Nice to see you again. As always, we have collected various interesting items to help you with your day. And we hope it is a pleasant one. As for us, we will spend time catching up on the thousand or so e-mails that piled up overnight and various documents that need to be digested, a task made easier now that our dog has been fed and pooped. So grab a cup of something hot or a bottle of water, and enjoy...
A Saskatchewan court has certified a class-action Vioxx lawsuit, the Canadian Press reports. Court of Queen's Bench Justice John Klebuc wrote in a recent judgment that the requirements of the Class Actions Act were met by the plaintiffs and they can proceed against Merck Frosst Canada and Merck, There are about 2,500 claimants. Merck intends to appeal the decision because it believes that each plaintiff's case should be tried separately.
Glaxo is making 100 of its permanent Cork, Ireland, staff redundant, RTE reports. In a statement issued today, the drugmaker blames falling volumes for the products manufactured at its plant at Currabinny, and so will have to lay off 100 workers. Glaxo employs over 1,600 people across four sites in Cork, Waterford and Dublin.
A provision in the Massachusetts life-sciences bill has a wrinkle, The Boston Globe writes. The bill would restrict some benefits to drugmakers with a corporate or US headquarters in Massachusetts - apparently shutting out some of the state's largest life-sciences employers, including Wyeth and Novartis. Wyeth, for instance, has 2,700 employees in Massachusetts, but is based in New Jersey. Novartis, which has 2,000 employees in Massachusetts, has its global headquarters in Basel, Switzerland, and its US headquarters in New Jersey.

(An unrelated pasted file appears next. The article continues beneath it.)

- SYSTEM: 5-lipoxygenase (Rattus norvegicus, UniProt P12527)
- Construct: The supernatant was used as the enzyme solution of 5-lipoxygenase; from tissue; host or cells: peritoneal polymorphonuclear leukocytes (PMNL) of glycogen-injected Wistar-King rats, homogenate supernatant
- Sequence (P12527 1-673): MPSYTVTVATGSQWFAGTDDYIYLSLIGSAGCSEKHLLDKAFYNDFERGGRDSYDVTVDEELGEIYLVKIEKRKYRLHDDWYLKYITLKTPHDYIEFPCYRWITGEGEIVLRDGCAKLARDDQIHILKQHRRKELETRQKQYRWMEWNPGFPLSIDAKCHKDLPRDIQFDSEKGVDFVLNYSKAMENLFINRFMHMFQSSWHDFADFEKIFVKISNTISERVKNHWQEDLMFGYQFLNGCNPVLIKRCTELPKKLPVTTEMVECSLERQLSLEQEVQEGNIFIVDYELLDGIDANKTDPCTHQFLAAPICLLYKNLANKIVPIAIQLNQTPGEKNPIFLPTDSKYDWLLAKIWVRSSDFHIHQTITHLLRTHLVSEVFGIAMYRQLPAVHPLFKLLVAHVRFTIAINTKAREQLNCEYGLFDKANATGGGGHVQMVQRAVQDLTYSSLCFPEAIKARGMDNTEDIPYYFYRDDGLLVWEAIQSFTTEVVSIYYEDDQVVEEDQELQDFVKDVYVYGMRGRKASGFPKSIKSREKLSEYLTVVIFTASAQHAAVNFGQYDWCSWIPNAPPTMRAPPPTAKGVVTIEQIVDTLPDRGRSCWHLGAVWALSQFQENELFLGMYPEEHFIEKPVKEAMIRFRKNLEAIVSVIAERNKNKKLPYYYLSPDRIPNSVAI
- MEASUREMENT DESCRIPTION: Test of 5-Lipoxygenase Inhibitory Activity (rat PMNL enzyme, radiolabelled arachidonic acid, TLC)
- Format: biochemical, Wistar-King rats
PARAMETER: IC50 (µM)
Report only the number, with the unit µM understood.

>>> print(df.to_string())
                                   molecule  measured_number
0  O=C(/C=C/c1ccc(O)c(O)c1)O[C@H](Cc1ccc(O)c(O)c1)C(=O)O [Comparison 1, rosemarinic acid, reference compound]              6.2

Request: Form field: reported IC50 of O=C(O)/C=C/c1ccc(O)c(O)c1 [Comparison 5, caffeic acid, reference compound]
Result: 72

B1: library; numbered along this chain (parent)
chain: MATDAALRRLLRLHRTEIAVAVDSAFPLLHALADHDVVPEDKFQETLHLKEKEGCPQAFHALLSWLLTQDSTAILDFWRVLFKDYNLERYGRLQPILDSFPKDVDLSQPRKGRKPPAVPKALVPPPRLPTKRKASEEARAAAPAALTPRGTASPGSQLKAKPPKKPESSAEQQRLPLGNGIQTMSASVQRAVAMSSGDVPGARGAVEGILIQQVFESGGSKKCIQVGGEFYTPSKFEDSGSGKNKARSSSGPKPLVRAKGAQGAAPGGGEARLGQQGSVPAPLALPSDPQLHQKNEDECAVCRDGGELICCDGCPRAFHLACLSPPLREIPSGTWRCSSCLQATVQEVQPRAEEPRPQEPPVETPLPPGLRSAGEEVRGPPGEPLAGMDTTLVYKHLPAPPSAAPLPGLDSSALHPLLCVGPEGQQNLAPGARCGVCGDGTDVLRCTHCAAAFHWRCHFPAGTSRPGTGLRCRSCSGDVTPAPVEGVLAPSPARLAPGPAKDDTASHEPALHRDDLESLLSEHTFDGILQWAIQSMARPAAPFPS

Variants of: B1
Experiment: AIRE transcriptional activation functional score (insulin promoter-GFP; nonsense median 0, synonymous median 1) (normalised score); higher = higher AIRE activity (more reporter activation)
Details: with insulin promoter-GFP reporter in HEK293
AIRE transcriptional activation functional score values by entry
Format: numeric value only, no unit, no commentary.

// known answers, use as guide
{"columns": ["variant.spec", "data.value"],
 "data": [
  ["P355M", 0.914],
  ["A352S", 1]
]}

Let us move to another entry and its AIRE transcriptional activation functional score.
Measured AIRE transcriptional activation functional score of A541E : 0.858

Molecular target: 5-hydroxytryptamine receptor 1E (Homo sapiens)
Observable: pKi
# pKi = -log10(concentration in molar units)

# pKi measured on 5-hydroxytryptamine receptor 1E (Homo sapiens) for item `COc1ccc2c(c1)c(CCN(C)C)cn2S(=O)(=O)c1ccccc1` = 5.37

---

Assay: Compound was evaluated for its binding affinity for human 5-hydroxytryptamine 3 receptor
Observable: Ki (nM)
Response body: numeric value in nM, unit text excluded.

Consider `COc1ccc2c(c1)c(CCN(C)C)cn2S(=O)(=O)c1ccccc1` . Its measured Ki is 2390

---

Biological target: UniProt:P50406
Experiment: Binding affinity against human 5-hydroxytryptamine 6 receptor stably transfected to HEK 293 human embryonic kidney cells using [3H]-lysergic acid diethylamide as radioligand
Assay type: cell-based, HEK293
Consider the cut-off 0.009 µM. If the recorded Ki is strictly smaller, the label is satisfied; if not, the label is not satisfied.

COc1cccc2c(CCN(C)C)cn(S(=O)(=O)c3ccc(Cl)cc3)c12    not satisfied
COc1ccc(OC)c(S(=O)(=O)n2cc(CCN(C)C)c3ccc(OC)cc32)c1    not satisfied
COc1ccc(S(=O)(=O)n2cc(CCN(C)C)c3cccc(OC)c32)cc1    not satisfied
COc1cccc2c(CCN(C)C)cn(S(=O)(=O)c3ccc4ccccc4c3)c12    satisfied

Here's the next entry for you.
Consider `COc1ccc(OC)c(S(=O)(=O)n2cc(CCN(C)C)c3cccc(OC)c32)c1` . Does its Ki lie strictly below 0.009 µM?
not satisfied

Pfizer has agreed to pay about $195 million to acquire Encysive Pharmaceuticals and its Thelin lung-disorder medicine that has repeatedly failed to win FDA approval. Pfizer, which badly needs new medicines to offset sales declines for its drugs facing generic competition, will make a cash offer for all Encysive shares at $2.35 apiece, which is more than double Encysive's closing share price of $1.08, the day before the deal was disclosed, Reuters noted.
The upcoming changes to Japan’s pricing mechanism for prescription medicines will not include any radical developments and will reflect the government’s focus on containing health care spending, according to PharmaTimes, citing a report from Decision Resources. The latest pricing proposals allow for an increase in premiums to be awarded and, for innovative drugs, the premium range will be increased.